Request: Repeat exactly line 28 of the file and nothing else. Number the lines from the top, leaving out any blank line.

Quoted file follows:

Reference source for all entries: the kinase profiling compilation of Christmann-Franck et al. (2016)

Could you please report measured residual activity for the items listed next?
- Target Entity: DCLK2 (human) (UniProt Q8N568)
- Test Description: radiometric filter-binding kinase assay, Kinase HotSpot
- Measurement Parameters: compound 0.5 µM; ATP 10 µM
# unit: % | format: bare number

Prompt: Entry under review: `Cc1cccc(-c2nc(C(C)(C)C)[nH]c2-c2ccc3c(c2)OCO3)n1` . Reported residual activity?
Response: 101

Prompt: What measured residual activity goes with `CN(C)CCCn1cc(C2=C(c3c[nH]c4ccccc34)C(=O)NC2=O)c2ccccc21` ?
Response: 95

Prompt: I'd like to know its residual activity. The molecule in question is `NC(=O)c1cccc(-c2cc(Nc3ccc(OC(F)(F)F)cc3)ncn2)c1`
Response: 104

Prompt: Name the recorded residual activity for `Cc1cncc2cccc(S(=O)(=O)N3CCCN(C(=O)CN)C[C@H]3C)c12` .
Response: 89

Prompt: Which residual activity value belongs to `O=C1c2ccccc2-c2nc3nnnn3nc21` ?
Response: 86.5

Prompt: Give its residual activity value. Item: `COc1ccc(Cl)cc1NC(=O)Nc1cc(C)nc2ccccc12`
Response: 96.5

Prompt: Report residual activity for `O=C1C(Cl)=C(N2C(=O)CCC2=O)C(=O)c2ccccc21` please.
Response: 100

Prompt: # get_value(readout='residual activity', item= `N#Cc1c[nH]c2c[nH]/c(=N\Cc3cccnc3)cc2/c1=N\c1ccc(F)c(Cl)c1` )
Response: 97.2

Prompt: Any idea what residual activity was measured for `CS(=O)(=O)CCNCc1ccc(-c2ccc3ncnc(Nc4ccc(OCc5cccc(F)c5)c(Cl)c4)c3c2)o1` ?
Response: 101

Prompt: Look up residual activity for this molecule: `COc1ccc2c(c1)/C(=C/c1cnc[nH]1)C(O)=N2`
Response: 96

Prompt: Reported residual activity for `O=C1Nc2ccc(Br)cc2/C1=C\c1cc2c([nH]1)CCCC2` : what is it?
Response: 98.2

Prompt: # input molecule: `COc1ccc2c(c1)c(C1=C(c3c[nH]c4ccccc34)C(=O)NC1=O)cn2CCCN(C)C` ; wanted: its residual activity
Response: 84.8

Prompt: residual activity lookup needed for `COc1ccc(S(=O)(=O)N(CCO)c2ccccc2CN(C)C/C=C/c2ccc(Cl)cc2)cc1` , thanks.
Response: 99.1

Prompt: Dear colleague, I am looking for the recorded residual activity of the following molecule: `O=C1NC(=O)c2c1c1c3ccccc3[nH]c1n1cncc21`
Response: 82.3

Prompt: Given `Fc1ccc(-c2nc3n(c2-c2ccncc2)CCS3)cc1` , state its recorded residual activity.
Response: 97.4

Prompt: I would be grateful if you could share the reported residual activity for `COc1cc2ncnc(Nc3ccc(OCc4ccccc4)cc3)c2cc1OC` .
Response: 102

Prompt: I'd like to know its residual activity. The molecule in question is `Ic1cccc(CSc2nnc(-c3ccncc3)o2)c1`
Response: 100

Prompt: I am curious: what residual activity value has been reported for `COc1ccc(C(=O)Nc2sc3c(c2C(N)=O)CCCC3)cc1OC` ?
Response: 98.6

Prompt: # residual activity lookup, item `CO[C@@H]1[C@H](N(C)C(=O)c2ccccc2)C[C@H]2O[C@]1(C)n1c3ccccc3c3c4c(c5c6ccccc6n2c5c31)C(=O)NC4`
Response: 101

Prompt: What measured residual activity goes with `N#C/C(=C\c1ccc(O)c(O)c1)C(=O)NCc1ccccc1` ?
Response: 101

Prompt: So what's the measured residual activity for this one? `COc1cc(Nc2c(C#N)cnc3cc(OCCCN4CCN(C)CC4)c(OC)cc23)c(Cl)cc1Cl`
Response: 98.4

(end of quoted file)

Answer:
Response: 98.2